Quick, have you heard of Professor Curie?  How about Marie Curie?

If you're reading this article, you may have known who I meant with the first one, but how many of you instinctively thought of Pierre Curie, co-discoverer of Polonium and Radium, when I used the term 'professor'?  You all knew the name Marie Curie but to the bulk of the world, one of the most iconic scientists of the 20th century is known instead as "Madame Curie".

Being referred to as "Professor and Madame Curie" by Dr. H.R. Tornebladh, president of the Royal Swedish Academy of Sciences as they were presented the Nobel prize in 1903 was perhaps a slight to 'the other' professor Curie at the time but, if so, she never said it publicly.  Neither her autobiography nor the later biography by her daughter Eve mentions much of sexism or gender bias and an argument could be made that the science community did not have much of it, at least compared to the broad society of the day; she was the first female professor at La Sorbonne (University of Paris) she was a Legion of Honor recipient and she received two Nobel prizes in two different fields dominated by men.   Curie has name recognition even now among the public on a par with Einstein(1) and well she should; she did more for the then new Nobel prize than it did for her(2).   And she left Poland for France because there were no academic opportunities for women at all in her home, so while the La Belle Epoque was not golden for everyone equally, it was certainly better for women in France than many other countries.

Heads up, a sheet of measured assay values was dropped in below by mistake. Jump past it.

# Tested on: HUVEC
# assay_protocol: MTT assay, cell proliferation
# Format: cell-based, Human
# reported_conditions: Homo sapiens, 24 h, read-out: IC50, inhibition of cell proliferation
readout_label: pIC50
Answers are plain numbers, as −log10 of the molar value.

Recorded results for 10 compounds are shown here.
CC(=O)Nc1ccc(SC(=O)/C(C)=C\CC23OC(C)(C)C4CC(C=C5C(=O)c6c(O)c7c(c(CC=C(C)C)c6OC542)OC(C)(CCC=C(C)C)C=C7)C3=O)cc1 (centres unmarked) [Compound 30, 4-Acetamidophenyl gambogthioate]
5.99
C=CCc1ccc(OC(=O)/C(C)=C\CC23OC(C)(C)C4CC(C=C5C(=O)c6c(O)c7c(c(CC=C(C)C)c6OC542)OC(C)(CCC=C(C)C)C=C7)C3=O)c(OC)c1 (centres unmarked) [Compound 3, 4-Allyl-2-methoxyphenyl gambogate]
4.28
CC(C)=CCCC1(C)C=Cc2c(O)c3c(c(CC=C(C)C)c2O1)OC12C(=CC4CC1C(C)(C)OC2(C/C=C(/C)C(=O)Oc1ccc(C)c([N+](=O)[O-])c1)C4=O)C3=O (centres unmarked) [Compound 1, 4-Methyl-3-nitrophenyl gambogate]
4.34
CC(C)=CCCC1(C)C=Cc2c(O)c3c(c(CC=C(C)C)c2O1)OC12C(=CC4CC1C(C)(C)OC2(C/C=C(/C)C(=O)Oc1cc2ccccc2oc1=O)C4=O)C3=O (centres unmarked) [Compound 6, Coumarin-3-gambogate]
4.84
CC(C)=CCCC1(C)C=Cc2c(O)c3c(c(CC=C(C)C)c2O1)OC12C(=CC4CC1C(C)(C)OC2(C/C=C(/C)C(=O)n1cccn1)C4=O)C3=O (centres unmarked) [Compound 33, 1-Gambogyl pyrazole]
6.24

Her science story is legendary, almost mythical, but the personal story is less well known to people.  Yet it's a story that's been waiting to be told and actor, director, screenwriter, playwright and science outreach enthusiast Alan Alda tackles it starting next week.